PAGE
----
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April 1996

Familial Uveal Melanoma: Clinical Observations on 56 Patients

Author Affiliations

From the Oncology Service, Wills Eye Hospital, Philadelphia, Pa (Drs Singh, C. L. Shields, De Potter, J. A. Shields, and Pastore); the Division of Biostatistics, Vincent T. Lombardi Cancer Research Center, Georgetown University, Washington, DC (Dr Trock); and the Department of Academic Computing, Thomas Jefferson University, Philadelphia (Dr Cater). Dr Singh is now affiliated with the Department of Ophthalmology, University of Florida, Gainesville.

Arch Ophthalmol. 1996;114(4):392-399. doi:10.1001/archopht.1996.01100130388005

Objective:  To study the clinical profile and kindreds of patients with familial uveal melanoma (FUM).

Design:  Retrospective case series.

Setting:  Tertiary referral center.

Patients:  Medical charts of 4500 patients with uveal melanoma were reviewed for family history of uveal melanoma. The clinical profile of these patients and their kindreds were studied to determine the incidence of FUM and pattern of inheritance. The association of FUM to cutaneous melanoma, familial atypical mole and melanoma syndrome, and other nonmelanocytic cancers was analyzed using statistical methods.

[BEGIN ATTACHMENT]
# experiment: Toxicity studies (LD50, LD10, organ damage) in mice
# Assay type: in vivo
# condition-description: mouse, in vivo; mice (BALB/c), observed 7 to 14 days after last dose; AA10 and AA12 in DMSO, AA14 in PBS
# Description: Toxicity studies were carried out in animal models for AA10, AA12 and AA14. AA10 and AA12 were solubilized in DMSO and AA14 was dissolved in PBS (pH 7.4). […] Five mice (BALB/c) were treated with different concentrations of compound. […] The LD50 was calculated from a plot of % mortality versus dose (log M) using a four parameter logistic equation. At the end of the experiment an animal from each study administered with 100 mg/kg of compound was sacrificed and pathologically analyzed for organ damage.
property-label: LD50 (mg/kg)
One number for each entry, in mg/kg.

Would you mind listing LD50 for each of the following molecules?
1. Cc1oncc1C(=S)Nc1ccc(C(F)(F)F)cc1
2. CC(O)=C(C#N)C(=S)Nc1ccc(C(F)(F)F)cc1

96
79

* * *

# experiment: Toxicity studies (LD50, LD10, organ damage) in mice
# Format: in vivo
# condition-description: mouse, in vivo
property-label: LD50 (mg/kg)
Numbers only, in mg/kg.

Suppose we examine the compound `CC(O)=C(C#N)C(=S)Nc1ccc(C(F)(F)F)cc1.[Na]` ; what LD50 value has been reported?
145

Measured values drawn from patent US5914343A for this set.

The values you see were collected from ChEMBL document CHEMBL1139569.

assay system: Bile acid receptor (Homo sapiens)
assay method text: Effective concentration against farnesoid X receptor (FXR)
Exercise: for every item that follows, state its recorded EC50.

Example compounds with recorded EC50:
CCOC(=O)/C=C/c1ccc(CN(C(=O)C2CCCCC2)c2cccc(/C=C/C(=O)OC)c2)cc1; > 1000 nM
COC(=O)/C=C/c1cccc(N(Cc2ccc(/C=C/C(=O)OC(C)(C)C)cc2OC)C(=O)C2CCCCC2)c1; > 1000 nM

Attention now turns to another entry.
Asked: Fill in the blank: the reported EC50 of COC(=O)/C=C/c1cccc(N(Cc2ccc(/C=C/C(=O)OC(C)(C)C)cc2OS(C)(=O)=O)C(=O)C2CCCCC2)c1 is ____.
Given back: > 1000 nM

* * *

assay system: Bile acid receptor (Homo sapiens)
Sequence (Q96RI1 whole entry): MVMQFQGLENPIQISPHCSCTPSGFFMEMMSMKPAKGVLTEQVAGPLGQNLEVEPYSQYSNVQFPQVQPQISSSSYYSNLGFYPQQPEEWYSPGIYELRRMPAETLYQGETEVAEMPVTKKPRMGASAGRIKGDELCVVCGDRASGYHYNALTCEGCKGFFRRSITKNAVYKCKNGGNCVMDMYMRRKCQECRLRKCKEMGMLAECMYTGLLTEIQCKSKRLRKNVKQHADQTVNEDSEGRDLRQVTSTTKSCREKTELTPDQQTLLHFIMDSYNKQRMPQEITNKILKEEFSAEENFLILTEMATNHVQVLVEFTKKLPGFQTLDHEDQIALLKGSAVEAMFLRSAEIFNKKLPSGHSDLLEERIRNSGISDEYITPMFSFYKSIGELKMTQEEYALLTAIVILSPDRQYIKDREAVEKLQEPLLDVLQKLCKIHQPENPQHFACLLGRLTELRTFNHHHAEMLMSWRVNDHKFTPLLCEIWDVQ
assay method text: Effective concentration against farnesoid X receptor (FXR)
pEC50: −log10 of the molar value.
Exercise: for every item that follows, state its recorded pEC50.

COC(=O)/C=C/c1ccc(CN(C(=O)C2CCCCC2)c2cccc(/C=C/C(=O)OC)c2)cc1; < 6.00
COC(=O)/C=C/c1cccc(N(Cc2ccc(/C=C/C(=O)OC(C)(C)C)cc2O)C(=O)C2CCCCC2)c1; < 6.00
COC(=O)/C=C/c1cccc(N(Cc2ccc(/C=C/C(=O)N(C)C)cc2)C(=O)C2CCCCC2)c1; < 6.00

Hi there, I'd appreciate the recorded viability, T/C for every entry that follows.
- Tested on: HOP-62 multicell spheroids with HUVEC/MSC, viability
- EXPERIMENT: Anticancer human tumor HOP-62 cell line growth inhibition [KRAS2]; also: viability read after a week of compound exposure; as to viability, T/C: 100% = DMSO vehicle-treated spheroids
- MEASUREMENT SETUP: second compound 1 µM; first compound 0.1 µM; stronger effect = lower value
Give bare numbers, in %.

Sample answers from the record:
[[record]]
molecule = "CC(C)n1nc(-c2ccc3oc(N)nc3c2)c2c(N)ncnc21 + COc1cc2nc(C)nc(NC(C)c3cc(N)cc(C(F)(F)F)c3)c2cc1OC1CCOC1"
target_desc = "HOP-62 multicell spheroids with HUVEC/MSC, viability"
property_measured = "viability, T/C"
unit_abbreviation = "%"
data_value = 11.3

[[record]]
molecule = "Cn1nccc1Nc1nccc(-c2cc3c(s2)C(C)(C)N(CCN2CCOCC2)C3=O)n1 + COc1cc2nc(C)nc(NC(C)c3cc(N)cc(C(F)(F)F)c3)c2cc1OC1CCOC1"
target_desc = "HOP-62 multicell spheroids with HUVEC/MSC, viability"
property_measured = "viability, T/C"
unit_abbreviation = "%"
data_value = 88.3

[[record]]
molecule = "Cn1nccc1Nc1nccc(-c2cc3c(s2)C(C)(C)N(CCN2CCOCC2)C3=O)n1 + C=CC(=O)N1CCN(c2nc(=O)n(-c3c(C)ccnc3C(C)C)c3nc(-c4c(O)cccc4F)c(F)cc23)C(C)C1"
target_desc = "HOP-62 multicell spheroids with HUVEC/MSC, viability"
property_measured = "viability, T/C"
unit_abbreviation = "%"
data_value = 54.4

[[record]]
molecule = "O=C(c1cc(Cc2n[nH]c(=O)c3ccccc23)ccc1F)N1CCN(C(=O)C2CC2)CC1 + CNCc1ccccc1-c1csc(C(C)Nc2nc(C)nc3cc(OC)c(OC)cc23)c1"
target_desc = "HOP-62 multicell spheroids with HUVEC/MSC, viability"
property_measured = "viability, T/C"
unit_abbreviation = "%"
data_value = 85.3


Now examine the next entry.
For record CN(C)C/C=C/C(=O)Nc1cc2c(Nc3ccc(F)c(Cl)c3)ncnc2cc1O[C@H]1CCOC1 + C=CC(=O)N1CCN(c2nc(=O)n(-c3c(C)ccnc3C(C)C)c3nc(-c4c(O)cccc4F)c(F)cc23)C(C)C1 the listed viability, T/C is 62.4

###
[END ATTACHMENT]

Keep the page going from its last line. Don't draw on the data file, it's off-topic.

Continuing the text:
Results:  Of 4500 patients with uveal melanoma, 56 patients in 27 families (0.6%) had a family history of uveal melanoma. The uveal melanoma in all 56 familial patients was unilateral. In 17 cases (63%), the second affected relative was a first-degree relative. In the remainder, the second affected relative was a second- (22%) and third-degree (15%) relative. In 25 families (93%) only two members were affected, and in two families (7%) three members had uveal melanoma. Patients with FUM were four times as likely to have a second primary malignant neoplasm than were people in the general population. However, no evidence was seen that unaffected kindreds of patients with FUM were at higher risk of having a second primary malignant neoplasm.

Conclusions:  Familial involvement in uveal melanoma is rare. Familial uveal melanoma most often (63%) affects first-degree relatives, rarely affects more than two persons in a family, and may be associated with a generalized inherited predisposition to cancer. Further genetic studies are necessary to fully characterize FUM syndrome.

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